FRC’s Ethical Standard: The FRC’s Revisions

By James Barbour, Director, Technical Policy

3 May 2016

James Barbour, Director, Technical Policy highlights the revisions to the FRC’s Ethical Standard.

The Finance Reporting Council’s (FRC) Ethical Standard (ES) replaces:

  • The existing FRC Ethical Standards for Auditors 1 – 5;
  • The FRC’s Provisions Available for Smaller Entities (PASE); and
  • The FRC’s Ethical Standard for Reporting Accountants (ESRA).

The FRC has sought to accommodate the feedback it received to the draft ES included in its September 2015 exposure draft. This has included seeking to make the standard clearer, less complex and easier to use.

Effective Date

  • The FRC’s ethical standard takes effect on 17 June 2016.
  • Firms may complete engagements relating to periods ending before this date in accordance with the FRC’s existing ethical standards, putting in place any necessary changes in the subsequent engagement period.
  • Certain transitional relief is also available for engagements to provide tax services wholly or partly on a contingent fee basis to a listed entity relevant to an engagement that is not an SME listed entity or a significant affiliate of such an entity (Paragraph 1.80 of FRC ES).

Technical Advisory Group

  • The FRC has established a separate technical advisory group to identify those areas where separate additional guidance may be necessary.


  • The FRC’s ethical standard will apply to all audit engagements, and other public interest assurance engagements where those are carried out using performance standards issued by the FRC. At present this will include:
  • Standards for Investment Reporting (SIRs);
  • The Standard for Reviews of Interim Financial Information Performed by the Independent Auditor of the Entity (ISRE (UK and Ireland) 2410); and
  • The Client Assets (CASS) Standard.

Applicability of Existing More Stringent Requirements

  • The FRC will apply its existing more stringent requirements to all PIEs as defined by the EU Audit Legislation. Whilst for certain entities this could be viewed as “gold plating” investors support this approach.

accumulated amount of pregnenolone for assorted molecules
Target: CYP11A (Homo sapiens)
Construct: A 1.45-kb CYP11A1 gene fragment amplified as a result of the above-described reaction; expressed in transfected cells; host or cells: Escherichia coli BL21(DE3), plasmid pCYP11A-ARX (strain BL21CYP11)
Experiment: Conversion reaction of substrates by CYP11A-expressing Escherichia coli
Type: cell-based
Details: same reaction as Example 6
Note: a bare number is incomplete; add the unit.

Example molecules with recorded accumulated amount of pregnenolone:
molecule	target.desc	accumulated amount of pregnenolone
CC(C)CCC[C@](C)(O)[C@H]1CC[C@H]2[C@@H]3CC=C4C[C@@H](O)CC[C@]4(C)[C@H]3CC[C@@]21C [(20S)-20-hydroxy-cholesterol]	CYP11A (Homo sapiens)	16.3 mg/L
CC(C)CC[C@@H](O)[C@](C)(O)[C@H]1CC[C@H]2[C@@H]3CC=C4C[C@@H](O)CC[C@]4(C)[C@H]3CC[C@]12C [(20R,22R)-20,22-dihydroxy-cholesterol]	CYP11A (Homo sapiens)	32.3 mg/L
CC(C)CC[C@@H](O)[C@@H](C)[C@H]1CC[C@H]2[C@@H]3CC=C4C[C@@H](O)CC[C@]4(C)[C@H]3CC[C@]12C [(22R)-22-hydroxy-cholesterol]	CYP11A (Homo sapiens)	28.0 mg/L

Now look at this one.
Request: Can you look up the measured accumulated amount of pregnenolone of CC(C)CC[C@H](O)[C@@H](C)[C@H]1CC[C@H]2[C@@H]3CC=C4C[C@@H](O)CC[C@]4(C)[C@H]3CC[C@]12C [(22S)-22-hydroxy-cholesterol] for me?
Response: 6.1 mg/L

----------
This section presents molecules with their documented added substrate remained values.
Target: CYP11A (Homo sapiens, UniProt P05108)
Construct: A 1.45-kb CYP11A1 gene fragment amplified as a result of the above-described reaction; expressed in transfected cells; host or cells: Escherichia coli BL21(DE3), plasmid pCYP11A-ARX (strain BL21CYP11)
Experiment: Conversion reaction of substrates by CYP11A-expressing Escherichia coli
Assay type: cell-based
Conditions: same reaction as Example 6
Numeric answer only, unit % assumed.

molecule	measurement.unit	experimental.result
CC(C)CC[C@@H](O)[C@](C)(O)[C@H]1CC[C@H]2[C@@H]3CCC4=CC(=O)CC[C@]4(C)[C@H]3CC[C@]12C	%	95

• In respect of non-listed PIEs, which find themselves subject to the requirements of the Regulation for the first time, the FRC has incorporated guidance (paragraph 3.14 of the ES) into the standard to address concerns about the impact caused by partner rotation requirements. This explains those circumstances where an audit committee might be requested to approve the extension of the appointment of an engagement partner or key audit partner from 5 years up to a period not exceeding 7 years.
  • Consideration is being given as to whether additional guidance will be required for the Lloyds market given the unique circumstances that apply.

Provisions Available for Smaller Entities

  • The FRC has decided to simplify and retain the ES-PASE but to include this as a separate section within the body of the Ethical Standard (Section 6). With the increased audit exemption thresholds applicable for accounting periods commencing on or after 1 January 2016 in due course more entities will be eligible to utilise the provisions in the ES-PASE.

Group Audits – Extraterritoriality

  • The FRC has amended its earlier proposal. The FRC will now require the use of its Ethical Standard, where the audited entity the auditor will report on is a PIE. In contrast, for all other entities the International Ethics Standards Board for Accountants (IESBA) Code should be applied (as per current requirement).

Cap on Non-Audit Services

  • The FRC has clarified that when applying the 70% fee cap for non-audit services to an audit firm’s network, the requirement applies to the audited entity, its controlled undertakings and the consolidated accounts of that group. However, it does not apply to the parent undertaking of the entity.

Replacement of ‘Chain of Command’ definition

  • The FRC has decided to proceed with its proposal to replace this definition with that of a ‘person in a position to influence the conduct or outcome of an engagement’.